Sunday, November 3, 2013

United States v. Montoya-Hernandez case brief

United States v. Montoya-Hernandez case brief summary
473 U.S. 531 (1985)

The government appealed the judgment from the United States Court of Appeals for the Ninth Circuit which, under U.S. Constitutional Amendment IV, reversed the district court's holding that defendant was guilty of federal narcotics offenses in an action where defendant was subject to search and seizure.

Defendant entered the United States at an airport. Customs inspectors detained Defendant upon her arrival based upon a suspicion that she was smuggling drugs. Inspectors detained defendant for at least 16 hours before defendant passed balloons filled with cocaine from her alimentary canal. Defendant was given the opportunity to undergo an x-ray. Inspectors sought a search warrant after several hours. Defendant alleged that her Fourth Amendment,U.S. Constitutional Amendment IV, rights were violated by an unreasonable detention. The government contended that the inspectors reasonably suspected defendant as an alimentary canal smuggler.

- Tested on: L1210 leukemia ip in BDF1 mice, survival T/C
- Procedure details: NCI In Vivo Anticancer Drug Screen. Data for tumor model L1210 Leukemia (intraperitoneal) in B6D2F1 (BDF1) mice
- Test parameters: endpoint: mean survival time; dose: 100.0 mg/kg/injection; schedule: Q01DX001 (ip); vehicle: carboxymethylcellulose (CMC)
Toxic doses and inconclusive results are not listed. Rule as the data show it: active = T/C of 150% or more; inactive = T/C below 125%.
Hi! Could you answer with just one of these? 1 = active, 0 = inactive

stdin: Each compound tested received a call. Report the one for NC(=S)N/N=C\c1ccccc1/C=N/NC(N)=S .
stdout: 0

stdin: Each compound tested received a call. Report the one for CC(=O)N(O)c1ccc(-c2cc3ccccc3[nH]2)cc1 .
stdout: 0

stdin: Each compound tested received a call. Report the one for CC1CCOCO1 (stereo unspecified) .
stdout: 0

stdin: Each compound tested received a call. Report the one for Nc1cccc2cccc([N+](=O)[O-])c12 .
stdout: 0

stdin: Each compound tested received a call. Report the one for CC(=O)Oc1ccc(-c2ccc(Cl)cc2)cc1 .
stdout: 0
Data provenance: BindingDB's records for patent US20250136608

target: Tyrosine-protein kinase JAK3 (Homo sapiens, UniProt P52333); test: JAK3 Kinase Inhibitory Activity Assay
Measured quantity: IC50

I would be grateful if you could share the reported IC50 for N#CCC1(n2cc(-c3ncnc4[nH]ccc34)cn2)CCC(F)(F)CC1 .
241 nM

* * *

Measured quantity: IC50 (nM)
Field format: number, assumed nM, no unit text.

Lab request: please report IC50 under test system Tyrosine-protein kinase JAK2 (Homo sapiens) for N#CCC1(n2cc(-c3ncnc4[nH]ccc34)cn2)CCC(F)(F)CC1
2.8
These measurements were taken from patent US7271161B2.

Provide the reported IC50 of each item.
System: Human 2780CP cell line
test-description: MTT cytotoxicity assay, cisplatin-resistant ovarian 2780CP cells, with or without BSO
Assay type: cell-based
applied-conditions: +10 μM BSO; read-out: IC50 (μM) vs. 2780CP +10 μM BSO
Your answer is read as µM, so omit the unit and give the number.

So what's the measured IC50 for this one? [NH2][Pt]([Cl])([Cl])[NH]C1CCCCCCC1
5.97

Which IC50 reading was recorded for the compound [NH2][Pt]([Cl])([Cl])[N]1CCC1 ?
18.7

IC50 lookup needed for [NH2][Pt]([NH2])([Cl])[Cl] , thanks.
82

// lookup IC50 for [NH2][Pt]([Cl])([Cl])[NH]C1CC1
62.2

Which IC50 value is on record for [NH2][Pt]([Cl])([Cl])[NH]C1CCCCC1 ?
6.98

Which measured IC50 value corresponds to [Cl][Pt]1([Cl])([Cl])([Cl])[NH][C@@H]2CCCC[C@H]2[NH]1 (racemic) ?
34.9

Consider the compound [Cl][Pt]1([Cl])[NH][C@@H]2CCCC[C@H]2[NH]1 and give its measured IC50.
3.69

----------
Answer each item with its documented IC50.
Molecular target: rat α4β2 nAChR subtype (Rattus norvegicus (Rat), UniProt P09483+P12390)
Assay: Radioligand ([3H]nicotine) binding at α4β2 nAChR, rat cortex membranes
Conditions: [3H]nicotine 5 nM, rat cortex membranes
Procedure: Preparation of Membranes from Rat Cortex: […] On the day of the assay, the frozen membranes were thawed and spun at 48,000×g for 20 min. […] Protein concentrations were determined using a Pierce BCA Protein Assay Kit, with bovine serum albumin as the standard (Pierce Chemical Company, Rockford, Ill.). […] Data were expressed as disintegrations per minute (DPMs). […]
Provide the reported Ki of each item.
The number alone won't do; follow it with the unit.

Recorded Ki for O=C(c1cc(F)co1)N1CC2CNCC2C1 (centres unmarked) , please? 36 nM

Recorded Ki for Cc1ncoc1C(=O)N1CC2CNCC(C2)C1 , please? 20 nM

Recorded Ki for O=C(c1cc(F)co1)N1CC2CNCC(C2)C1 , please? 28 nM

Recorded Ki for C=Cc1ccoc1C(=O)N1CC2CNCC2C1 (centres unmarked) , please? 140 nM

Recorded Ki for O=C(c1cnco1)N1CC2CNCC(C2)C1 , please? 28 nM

• The court held that the standard to be applied at the border was a reasonable suspicion. 
  • Based on the facts of this case, the length of time defendant was detained was reasonable. 
  • The court reversed the appellate court and upheld defendant's conviction.

The court reversed the appellate court's judgment that defendant was subject to unreasonable search and seizure and upheld the conviction entered for charges brought by the government because custom agents were subject to a reasonable suspicion standard under the Fourth Amendment for detaining suspects.

Recommended Supplements for Criminal Procedure Criminal Procedure: Examples & Explanations, Sixth Edition
Emanuel Law Outline: Criminal Procedure

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